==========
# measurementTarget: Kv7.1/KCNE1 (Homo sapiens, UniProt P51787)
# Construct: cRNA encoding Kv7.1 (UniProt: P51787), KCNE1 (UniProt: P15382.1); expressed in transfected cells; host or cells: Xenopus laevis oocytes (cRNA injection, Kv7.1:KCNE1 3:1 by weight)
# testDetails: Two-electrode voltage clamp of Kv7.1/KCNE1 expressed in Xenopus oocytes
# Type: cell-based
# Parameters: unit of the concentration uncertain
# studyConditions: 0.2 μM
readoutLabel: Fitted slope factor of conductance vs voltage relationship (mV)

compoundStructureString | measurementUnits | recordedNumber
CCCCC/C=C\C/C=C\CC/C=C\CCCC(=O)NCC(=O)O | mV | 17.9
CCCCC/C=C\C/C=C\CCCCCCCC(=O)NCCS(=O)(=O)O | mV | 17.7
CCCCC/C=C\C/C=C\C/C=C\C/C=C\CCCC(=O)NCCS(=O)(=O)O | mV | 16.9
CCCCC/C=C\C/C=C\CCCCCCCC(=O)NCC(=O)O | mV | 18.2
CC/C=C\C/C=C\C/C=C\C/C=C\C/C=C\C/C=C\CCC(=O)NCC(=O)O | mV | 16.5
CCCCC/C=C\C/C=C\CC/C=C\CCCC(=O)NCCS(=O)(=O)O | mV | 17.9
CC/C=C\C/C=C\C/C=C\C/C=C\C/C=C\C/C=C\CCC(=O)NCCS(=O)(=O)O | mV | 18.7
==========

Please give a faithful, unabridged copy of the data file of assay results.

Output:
# measurementTarget: Kv7.1/KCNE1 (Homo sapiens, UniProt P51787)
# Construct: cRNA encoding Kv7.1 (UniProt: P51787), KCNE1 (UniProt: P15382.1); expressed in transfected cells; host or cells: Xenopus laevis oocytes (cRNA injection, Kv7.1:KCNE1 3:1 by weight)
# testDetails: Two-electrode voltage clamp of Kv7.1/KCNE1 expressed in Xenopus oocytes
# Type: cell-based
# Parameters: unit of the concentration uncertain
# studyConditions: 0.2 μM
readoutLabel: Fitted slope factor of conductance vs voltage relationship (mV)

compoundStructureString | measurementUnits | recordedNumber
CCCCC/C=C\C/C=C\CC/C=C\CCCC(=O)NCC(=O)O | mV | 17.9
CCCCC/C=C\C/C=C\CCCCCCCC(=O)NCCS(=O)(=O)O | mV | 17.7
CCCCC/C=C\C/C=C\C/C=C\C/C=C\CCCC(=O)NCCS(=O)(=O)O | mV | 16.9
CCCCC/C=C\C/C=C\CCCCCCCC(=O)NCC(=O)O | mV | 18.2
CC/C=C\C/C=C\C/C=C\C/C=C\C/C=C\C/C=C\CCC(=O)NCC(=O)O | mV | 16.5
CCCCC/C=C\C/C=C\CC/C=C\CCCC(=O)NCCS(=O)(=O)O | mV | 17.9
CC/C=C\C/C=C\C/C=C\C/C=C\C/C=C\C/C=C\CCC(=O)NCCS(=O)(=O)O | mV | 18.7